• Plastic: How to predict threats to animals in oceans and rivers
    [gepubliceerd op: 30/03/2020]
    Hosepipes inside a sperm whale, plastic banana bags eaten by green turtles and a shotgun cartridge inside a True's beaked whale. Just some of the examples of plastic found inside wildlife that have been documented in scientific reports.
  • Coronavirus UK lockdown causes big drop in air pollution
    [gepubliceerd op: 30/03/2020]
    The nationwide shutdown caused by the coronavirus outbreak has led to big drops in air pollution across the UK's major cities, new data analysis shows. Levels of toxic pollutants were likely to fall even further, scientists said, as traffic remained off the roads but prevailing westerly winds from the Atlantic returned. Current easterly winds are bringing additional pollution from continental Europe to Britain.
  • Air pollution: through the smog darkly - archive, 1965
    [gepubliceerd op: 31/03/2020]
    I've put my baby down for the night. He's coughing, spluttering, feverish, and miserable. In the morning his eyelids will be stuck together, he'll be apathetic and off his food. Diagnosis - bronchitis. Treatment - the red drops from the doctor. He'll soon be over it but he'll get it again and again.
  • Report reveals 'massive plastic pollution footprint' of drinks firms
    [gepubliceerd op: 31/03/2020]
    Four global drinks giants are responsible for more than half a million tonnes of plastic pollution in six developing countries each year, enough to cover 83 football pitches every day, according to a report.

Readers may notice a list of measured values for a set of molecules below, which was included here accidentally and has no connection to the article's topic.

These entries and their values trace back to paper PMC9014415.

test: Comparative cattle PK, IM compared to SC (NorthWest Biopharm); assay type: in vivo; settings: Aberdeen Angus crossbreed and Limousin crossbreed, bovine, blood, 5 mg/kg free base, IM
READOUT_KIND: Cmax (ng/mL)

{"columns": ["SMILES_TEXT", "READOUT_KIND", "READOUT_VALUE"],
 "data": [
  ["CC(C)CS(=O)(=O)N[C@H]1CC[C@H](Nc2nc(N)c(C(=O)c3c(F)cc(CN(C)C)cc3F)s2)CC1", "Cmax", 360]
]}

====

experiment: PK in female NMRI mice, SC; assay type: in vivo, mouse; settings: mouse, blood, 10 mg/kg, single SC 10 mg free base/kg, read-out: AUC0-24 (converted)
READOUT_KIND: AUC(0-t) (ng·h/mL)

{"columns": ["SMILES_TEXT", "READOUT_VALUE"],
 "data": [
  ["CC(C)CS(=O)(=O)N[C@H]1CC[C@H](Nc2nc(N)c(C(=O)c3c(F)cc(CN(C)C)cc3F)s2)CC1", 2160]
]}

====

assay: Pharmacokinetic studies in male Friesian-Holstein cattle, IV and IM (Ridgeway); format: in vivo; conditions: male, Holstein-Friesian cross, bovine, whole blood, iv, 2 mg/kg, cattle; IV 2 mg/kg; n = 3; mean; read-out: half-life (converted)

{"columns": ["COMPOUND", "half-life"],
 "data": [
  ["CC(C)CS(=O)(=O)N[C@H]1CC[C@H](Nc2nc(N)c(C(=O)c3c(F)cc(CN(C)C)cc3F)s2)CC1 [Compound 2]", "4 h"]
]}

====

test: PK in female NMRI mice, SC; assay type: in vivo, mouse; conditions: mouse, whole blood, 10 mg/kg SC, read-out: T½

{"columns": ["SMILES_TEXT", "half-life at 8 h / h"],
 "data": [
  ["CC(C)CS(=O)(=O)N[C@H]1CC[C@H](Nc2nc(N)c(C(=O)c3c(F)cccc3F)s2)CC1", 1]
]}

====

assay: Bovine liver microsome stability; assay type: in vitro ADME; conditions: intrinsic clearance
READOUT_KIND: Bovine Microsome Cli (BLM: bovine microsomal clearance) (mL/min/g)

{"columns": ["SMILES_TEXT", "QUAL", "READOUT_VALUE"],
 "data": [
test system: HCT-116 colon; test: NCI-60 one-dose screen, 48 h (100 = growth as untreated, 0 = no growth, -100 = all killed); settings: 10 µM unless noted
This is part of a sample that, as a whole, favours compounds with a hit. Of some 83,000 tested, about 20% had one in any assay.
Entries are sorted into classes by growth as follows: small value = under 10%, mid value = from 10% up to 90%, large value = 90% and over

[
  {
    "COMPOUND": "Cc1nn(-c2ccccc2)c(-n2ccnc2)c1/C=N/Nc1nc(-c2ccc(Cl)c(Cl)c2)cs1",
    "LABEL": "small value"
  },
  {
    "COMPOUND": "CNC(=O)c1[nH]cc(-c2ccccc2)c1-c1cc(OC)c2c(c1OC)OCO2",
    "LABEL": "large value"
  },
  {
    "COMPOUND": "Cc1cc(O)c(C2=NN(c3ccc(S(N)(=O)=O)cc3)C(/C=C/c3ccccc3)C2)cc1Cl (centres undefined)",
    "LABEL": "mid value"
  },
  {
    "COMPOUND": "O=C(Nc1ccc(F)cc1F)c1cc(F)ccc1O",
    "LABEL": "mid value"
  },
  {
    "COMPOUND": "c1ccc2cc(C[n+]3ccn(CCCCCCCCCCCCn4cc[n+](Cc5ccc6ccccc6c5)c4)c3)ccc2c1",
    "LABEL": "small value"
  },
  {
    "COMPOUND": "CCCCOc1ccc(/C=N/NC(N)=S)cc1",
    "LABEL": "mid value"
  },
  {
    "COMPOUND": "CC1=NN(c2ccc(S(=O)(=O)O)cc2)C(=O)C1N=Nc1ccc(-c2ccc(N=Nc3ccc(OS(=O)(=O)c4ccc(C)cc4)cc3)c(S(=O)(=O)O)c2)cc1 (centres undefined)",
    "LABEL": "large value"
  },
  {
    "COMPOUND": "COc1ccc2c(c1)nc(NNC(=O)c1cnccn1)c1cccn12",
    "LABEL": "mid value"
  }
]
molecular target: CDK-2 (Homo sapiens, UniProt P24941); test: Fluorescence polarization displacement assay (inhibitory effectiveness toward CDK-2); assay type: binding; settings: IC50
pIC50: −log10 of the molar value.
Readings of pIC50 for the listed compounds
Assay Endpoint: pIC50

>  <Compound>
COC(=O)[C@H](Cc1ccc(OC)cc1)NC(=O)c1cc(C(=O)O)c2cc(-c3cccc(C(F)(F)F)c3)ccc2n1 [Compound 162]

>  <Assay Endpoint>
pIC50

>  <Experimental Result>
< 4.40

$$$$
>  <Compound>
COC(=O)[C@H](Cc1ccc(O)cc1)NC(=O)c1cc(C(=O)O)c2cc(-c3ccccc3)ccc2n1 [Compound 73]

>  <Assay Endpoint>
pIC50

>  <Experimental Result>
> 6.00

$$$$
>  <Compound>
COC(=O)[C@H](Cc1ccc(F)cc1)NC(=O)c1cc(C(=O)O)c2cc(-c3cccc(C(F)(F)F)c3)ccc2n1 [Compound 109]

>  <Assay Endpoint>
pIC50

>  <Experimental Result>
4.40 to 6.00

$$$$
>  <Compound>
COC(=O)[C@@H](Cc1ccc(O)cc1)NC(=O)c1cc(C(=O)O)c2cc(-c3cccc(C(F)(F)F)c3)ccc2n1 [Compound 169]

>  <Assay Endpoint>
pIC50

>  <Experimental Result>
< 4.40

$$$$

• Lockdown eases seasonal smog - but less than expected
    [gepubliceerd op: 02/04/2020]
    We think of spring as the time of blossom and fresh new green growth, but it is often the most polluted time of year in western Europe. Last week, as winds turned easterly, particle pollution once again spread across western Europe. Spring smogs can cause particle pollution to reach the top value of 10 in the UK air quality index, but four to nine is more typical.
  • Utrecht rooftops to be 'greened' with plants and mosses in new plan
    [gepubliceerd op: 30/03/2020]
    Every roof in the city district of Utrecht is to be "greened" with plants and mosses or have solar panels installed under plans driven by the success of a similar scheme for the municipality's bus stops.
  • How to increase biodiversity across cities
    [gepubliceerd op: 31/03/2020]
    Cities and their surrounding areas are expanding. And this dramatically affects ecosystems. Urban areas are often perceived to have lower biodiversity than the countryside, but some recent studies suggest that urban land can support pollinator populations.
  • Nature takes back world's empty city streets
    [gepubliceerd op: 31/03/2020]
    As humans retreat into their homes as more and more countries go under coronavirus lockdown, wild animals are slipping cover to explore the empty streets of some of our biggest cities.
  • Urban birds need to be smart or fast-breeding
    [gepubliceerd op: 02/04/2020]
    To thrive in urban environments, birds need to either have large brains, or breed many times over their life, according to a new study involving UCL.